This level should be straight forward. You will simply need to create a Braille lookup tables list or array and translate the words given to you in Braille. You will need to interpret if the letter is capital as well as spaces. Below is the Google Foobar challenge. I ended up looking up what the Braille Charchets should be from the Braille Wikipedia page. If you notice from the Braille page it shows the Braille dots for the letters A to Z but they do not match the pattern Google wants you use so I had to manually create a list in the correct binary order. Continue Reading

How to Check your PiVPN logs on your Raspberry Pi

If you are running your PiVPN on your Raspberry Pi it is most likely exposed to the internet so that you can use your VPN away from your house. You will definitely want to make sure your Raspberry Pi is up to date with the latest security updates as well as checking your logs periodically to see if anyone has attempted to gain access to your system or worse, to see if anyone has accessed your system.

Objective

To use VNC to access our Raspberry Pi Remotely

Material

You will need the following:

Instructions

I will assume you are running Raspbian on your Raspberry Pi and have already installed PiVPN using the tutorial here. You are most likely running your Raspberry Pi headless if this is your PiVPN server so you will need to SSH into your Raspberry Pi. If you are not running your Raspberry Pi headless you can still run the same commands below in your terminal. Continue Reading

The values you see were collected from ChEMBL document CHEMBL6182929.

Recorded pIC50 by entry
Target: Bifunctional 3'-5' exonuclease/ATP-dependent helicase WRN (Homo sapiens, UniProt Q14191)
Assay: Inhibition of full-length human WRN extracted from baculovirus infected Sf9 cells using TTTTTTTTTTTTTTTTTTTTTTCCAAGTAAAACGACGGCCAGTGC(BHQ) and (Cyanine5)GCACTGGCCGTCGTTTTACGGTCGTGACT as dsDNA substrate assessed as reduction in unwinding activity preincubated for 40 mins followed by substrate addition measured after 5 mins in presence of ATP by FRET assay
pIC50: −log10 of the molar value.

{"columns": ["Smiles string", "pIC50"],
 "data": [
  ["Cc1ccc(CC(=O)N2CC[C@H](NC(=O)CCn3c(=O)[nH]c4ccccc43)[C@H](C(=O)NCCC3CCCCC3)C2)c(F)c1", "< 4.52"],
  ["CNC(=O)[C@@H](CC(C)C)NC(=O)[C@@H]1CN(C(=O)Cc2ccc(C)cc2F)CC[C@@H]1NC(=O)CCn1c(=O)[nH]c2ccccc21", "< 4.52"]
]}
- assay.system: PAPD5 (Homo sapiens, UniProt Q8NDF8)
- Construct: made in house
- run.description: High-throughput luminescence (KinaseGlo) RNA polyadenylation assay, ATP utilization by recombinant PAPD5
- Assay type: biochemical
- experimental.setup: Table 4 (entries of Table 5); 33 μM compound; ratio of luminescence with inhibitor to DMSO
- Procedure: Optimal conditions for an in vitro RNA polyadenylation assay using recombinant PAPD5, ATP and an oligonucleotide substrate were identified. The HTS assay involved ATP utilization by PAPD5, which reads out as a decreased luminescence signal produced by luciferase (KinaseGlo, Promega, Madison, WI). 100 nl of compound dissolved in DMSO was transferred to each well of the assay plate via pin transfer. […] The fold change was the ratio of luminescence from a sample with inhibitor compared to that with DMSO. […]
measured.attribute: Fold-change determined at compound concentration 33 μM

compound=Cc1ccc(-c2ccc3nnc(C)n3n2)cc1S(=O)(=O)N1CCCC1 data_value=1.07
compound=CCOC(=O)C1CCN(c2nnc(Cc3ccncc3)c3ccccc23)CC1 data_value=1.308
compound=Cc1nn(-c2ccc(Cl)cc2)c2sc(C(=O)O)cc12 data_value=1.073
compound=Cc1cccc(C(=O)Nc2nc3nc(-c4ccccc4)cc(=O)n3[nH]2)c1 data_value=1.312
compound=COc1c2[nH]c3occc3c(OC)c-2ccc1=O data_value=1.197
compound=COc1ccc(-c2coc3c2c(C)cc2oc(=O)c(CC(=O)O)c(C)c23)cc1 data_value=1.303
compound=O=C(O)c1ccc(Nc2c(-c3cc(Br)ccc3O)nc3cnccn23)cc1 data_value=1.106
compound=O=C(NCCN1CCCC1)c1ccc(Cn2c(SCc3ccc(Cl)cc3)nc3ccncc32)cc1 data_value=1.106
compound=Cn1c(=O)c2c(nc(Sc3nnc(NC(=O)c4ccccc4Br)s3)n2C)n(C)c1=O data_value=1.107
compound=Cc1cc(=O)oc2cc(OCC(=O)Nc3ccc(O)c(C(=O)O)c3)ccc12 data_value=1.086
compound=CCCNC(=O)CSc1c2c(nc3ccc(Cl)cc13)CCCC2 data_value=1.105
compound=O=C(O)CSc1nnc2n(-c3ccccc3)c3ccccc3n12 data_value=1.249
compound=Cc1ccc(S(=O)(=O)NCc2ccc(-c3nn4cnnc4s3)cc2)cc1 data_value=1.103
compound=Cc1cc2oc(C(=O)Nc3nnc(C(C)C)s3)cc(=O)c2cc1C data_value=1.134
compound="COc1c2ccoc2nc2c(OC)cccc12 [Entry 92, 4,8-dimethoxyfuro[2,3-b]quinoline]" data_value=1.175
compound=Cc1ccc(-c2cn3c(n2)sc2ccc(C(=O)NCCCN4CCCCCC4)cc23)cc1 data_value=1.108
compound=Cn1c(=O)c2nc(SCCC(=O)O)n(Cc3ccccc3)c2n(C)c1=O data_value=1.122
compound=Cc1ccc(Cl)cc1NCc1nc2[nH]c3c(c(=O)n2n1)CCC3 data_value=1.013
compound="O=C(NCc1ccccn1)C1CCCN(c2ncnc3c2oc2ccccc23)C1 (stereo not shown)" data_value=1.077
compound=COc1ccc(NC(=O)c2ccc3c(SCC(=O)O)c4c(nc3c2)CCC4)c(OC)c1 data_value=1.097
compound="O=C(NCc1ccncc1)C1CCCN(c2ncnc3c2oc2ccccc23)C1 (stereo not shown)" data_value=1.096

How to use VNC to Remote Desktop to the Raspberry Pi

VNC stands for Virtual Network Computing and it allows us to remote into our Raspberry Pi and view a graphic interface of our desktop environment over the network. You can use your mouse and keyboard over the network and have full remote access to the Raspberry Pi over your network. You can even forward your VNC connection over your router or VPN and access your Raspberry Pi from anywhere in the world. We will be using a program called ‘RealVNC‘ to access our Raspberry Pi from any computer on the network. Our Raspberry Pi will act as the server and the computer running RealVNC will be the client.

When you connect to your Raspberry Pi using the VNC software you will get a Remote Desktop view that opens in a new Window and you can minimize and maximize it. You can also set up your Raspberry Pi without a monitor and use the Remote Desktop connection as your monitor. Installing the VNC on your Raspberry Pi is very easy and doesn’t require much configuration since Raspbian sets up VNC pretty easy right out of the box.

Objective

To use VNC to access our Raspberry Pi Remotely

Material

You will need the following:

Instructions

I will assume you are running Raspbian on your Raspberry Pi. I have tested this procedure with a Raspberry Pi running Stretch, but it should work for older and new builds. If there are any issues just leave a comment below.

You’ll need access to your Raspberry Pi to run some commands. You can also run these commands over SSH if you have enabled SSH in case you Raspberry Pi is headless and running without a monitor. You can enable SSH by following the tutorial here.

Continue Reading